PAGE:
“I have an extra bed,” I said, knowing that the long-distance hiking body is capable of making miracles when there’s food and shelter on the horizon. Hers was able to add 11 more miles to a 26-mile day and head out to the beer garden/fire pit/music portion of the Brooks Running Festival.
You’ve probably realized you won’t catch me saying “it’s the people for me” in the context of the trail. However! I must admit that you connect with people here in a way that isn’t always feasible in non-trail life. We’d hiked 1000 miles of the Appalachian Trail together in 2017; the last time MC and I had seen each other was in NYC in January of 2018. We’d kept in touch via long phone conversations about our meanderings, chaotic relationships, and future plans. (Also, we send a lot of memes.) I was so happy our hikes had lined up and even happier that we were able to spend the night sitting up in a motel room, gossiping and laughing while trying not to pass out from exhaustion.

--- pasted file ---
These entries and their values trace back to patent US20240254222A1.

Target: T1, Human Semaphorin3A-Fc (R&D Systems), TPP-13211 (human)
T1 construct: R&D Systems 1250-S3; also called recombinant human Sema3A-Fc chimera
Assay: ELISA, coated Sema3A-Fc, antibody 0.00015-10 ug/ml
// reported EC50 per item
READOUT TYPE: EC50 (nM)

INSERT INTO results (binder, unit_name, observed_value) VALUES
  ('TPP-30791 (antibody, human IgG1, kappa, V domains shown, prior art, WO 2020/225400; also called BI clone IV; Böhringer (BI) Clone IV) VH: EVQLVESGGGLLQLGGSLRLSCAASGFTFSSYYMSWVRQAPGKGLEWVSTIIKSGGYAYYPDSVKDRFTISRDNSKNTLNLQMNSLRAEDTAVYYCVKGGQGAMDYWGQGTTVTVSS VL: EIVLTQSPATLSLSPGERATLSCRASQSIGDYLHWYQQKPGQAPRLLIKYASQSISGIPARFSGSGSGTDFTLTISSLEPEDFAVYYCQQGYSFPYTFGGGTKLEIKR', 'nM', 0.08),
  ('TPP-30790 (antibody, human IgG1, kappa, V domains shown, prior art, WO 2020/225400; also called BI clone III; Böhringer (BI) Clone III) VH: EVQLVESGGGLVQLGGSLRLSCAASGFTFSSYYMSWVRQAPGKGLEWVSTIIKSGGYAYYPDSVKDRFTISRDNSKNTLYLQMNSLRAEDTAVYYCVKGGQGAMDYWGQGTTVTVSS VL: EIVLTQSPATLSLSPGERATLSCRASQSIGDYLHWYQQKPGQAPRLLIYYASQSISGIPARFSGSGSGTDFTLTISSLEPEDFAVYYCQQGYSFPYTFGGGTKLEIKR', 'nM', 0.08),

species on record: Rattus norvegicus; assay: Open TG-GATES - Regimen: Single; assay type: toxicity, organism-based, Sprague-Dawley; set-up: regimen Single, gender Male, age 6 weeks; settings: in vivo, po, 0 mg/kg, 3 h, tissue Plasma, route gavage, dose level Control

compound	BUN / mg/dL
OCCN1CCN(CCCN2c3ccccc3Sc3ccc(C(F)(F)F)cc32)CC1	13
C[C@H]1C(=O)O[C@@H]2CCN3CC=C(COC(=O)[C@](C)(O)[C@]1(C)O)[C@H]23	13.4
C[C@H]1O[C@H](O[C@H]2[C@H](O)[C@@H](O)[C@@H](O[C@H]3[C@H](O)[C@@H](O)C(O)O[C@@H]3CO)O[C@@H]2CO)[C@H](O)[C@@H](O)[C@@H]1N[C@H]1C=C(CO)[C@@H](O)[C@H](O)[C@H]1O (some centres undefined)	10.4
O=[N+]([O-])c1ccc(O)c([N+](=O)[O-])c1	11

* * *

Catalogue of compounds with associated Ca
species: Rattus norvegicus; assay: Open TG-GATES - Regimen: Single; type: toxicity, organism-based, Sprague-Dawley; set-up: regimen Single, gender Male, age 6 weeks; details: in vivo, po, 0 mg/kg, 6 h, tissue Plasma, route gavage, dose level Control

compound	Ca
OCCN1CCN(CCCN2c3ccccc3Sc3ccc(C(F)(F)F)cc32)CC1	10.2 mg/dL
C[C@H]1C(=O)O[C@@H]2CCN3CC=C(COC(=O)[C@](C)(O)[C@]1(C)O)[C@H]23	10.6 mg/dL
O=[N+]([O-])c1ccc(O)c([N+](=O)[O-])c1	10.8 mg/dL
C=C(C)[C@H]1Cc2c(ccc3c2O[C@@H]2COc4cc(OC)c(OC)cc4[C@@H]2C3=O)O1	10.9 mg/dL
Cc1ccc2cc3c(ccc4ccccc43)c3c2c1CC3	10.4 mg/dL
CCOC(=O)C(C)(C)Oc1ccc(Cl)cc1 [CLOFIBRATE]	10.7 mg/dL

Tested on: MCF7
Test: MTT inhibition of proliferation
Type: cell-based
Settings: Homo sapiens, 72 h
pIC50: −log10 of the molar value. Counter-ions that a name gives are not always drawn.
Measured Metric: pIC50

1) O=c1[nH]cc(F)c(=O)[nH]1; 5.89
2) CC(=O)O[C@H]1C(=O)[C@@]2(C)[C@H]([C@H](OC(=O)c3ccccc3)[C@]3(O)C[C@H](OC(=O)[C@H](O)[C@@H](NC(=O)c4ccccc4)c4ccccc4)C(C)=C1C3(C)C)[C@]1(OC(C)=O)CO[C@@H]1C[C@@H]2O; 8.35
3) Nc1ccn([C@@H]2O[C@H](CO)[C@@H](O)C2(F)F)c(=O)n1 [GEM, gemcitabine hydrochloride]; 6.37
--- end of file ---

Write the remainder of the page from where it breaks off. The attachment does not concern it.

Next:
Kendall Katwalk and Beyond
We had a slow morning, enjoying the comfort of four walls and someone who’d known me for years. Indeed, saying goodbye to MC was hard. She was heading into Seattle, and there was part of me that wanted to join her for the rest of the weekend, to wear normal clothes and wander around and stay up late chatting. But we were 71 miles from Steven’s Pass, where we’d start the notorious Section K, which would end at Stehekin, which would be our last town before Canada…so up into the mountains I went again!
The trail out of Snoqualmie Pass led to the Kendall Katwalk, an expansive ridge walk to yet another glittering lake. We’d planned to hike about 19 miles that day, 31 the next, and then 21 into Steven’s Pass the following day. It was numerically manageable but physically more challenging than it seemed because of the sharp slippery rocks. I was thrilled I’d gotten new shoes.